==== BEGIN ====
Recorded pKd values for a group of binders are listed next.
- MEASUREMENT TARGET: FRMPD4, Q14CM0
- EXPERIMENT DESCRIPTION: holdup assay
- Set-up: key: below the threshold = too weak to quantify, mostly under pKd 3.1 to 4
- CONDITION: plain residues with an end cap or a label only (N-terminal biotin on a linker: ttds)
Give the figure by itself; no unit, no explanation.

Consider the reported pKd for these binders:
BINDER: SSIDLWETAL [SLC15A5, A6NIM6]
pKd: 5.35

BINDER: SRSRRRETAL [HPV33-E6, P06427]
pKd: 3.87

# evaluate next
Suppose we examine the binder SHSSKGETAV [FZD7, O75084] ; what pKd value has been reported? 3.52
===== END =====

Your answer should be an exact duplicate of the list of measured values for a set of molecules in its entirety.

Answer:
Recorded pKd values for a group of binders are listed next.
- MEASUREMENT TARGET: FRMPD4, Q14CM0
- EXPERIMENT DESCRIPTION: holdup assay
- Set-up: key: below the threshold = too weak to quantify, mostly under pKd 3.1 to 4
- CONDITION: plain residues with an end cap or a label only (N-terminal biotin on a linker: ttds)
Give the figure by itself; no unit, no explanation.

Consider the reported pKd for these binders:
BINDER: SSIDLWETAL [SLC15A5, A6NIM6]
pKd: 5.35

BINDER: SRSRRRETAL [HPV33-E6, P06427]
pKd: 3.87

# evaluate next
Suppose we examine the binder SHSSKGETAV [FZD7, O75084] ; what pKd value has been reported? 3.52